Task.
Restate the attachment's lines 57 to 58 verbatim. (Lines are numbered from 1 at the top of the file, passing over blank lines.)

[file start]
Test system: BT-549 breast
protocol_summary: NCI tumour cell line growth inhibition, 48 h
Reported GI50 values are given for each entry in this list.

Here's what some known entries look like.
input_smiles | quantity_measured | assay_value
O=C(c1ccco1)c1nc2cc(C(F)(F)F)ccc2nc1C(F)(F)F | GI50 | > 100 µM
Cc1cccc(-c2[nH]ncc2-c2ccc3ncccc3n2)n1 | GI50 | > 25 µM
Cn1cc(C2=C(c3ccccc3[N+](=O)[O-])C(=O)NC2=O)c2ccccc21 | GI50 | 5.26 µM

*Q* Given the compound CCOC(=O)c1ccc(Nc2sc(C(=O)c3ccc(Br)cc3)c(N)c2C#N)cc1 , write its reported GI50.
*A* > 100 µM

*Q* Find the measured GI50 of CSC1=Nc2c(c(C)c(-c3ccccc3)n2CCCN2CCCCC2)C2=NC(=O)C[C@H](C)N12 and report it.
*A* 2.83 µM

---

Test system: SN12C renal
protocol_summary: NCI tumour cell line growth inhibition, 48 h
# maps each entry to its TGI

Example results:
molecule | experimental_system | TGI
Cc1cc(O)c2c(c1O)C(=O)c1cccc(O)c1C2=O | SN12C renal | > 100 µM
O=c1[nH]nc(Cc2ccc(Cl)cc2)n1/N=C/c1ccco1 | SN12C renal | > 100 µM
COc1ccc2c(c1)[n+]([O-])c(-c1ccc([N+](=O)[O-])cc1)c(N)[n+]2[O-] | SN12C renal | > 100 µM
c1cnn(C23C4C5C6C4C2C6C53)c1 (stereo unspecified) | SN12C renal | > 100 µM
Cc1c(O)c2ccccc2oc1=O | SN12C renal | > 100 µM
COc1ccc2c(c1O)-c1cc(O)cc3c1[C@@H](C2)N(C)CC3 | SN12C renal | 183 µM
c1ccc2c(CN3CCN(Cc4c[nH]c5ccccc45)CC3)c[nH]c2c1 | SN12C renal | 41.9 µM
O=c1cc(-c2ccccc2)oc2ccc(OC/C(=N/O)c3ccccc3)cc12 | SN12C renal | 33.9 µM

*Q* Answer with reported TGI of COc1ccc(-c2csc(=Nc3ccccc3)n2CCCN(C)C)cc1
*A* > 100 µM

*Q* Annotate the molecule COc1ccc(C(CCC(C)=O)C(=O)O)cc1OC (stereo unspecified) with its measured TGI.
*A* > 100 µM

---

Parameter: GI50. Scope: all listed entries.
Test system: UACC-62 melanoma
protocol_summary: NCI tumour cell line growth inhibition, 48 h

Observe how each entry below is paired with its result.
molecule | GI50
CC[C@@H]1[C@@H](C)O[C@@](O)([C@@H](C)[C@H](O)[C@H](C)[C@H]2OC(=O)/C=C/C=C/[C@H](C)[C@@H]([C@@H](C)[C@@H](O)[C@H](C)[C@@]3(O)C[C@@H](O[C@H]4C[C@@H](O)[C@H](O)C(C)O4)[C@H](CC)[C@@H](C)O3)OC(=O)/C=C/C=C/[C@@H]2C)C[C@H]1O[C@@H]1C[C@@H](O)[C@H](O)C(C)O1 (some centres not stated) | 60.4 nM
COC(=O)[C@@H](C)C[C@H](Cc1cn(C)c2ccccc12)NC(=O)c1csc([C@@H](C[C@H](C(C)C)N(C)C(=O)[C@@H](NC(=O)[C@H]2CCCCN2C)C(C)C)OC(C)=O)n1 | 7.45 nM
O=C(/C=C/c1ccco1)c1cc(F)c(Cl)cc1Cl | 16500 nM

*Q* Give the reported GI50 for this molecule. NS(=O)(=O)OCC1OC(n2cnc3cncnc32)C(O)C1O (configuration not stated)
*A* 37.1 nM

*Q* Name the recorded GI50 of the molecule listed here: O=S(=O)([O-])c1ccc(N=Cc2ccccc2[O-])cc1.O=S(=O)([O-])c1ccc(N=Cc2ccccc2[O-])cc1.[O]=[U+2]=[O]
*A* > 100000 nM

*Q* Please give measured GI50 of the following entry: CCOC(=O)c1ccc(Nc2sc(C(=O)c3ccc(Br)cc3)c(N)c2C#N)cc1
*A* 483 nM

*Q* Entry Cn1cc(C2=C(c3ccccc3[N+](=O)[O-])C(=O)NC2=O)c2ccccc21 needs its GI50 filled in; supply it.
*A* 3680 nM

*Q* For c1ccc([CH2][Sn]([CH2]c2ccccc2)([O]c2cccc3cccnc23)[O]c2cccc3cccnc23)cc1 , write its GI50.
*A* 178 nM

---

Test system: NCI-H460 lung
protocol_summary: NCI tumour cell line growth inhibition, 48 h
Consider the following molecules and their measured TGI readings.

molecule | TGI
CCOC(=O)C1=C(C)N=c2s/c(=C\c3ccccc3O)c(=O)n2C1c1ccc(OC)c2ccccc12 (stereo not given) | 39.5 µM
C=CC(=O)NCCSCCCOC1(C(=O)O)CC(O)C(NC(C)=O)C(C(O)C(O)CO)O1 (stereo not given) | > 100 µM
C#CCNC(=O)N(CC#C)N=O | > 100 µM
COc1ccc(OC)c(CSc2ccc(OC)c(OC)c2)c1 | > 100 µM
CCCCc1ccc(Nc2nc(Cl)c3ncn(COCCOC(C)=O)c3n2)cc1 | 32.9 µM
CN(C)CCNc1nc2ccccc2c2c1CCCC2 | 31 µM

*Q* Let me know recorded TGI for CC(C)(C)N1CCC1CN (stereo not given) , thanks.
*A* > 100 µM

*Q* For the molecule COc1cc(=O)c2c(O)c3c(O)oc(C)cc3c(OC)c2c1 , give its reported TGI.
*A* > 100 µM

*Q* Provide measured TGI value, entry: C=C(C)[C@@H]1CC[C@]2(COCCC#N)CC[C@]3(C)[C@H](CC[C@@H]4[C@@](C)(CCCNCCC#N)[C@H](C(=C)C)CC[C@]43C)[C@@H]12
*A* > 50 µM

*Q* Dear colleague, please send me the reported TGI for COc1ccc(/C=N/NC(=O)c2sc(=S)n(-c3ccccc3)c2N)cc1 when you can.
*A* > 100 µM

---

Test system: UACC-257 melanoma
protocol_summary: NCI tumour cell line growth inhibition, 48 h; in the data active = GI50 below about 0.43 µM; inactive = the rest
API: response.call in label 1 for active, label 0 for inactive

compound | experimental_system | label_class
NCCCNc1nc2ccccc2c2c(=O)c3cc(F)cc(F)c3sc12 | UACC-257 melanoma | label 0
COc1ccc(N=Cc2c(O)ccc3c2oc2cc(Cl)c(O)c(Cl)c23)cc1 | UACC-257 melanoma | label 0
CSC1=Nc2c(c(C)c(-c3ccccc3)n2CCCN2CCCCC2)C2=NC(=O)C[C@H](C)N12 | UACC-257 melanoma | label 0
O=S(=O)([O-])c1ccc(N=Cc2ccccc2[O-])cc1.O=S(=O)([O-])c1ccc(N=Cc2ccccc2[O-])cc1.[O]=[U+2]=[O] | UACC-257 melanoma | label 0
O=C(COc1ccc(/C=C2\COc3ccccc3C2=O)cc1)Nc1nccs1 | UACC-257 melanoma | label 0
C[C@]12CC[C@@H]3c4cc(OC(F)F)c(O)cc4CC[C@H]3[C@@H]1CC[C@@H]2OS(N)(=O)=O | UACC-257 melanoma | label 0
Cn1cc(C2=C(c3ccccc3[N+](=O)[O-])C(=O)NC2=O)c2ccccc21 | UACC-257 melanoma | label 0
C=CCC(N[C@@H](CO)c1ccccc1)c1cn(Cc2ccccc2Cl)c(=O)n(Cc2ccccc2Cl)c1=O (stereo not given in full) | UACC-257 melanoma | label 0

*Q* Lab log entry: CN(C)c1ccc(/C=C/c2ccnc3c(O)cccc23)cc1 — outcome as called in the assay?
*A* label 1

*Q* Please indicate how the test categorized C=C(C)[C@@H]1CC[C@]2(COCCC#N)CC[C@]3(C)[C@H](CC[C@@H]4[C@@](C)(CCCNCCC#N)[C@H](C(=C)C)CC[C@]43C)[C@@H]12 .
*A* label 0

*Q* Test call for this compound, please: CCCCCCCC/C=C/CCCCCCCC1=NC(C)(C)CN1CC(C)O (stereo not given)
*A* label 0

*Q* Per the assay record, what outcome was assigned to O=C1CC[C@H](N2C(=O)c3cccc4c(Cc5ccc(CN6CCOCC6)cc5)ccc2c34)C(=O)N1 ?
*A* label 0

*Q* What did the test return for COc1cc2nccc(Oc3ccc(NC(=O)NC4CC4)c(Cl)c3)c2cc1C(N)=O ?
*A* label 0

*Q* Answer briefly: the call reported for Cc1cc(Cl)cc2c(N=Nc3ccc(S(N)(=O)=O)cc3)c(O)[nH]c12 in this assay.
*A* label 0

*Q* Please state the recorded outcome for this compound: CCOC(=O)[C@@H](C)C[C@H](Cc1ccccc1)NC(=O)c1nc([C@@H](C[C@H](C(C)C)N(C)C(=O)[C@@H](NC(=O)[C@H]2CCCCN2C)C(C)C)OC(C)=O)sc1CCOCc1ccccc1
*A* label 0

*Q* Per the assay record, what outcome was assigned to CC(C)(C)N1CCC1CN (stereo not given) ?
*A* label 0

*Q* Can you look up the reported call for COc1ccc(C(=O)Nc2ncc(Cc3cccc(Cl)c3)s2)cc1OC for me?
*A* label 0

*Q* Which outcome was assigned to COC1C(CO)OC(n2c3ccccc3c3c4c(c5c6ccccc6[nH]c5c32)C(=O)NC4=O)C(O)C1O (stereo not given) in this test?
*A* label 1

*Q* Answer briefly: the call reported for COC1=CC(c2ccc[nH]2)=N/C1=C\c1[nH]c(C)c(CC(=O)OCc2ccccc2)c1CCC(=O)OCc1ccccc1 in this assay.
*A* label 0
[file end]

C#CCNC(=O)N(CC#C)N=O | > 100 µM
COc1ccc(OC)c(CSc2ccc(OC)c(OC)c2)c1 | > 100 µM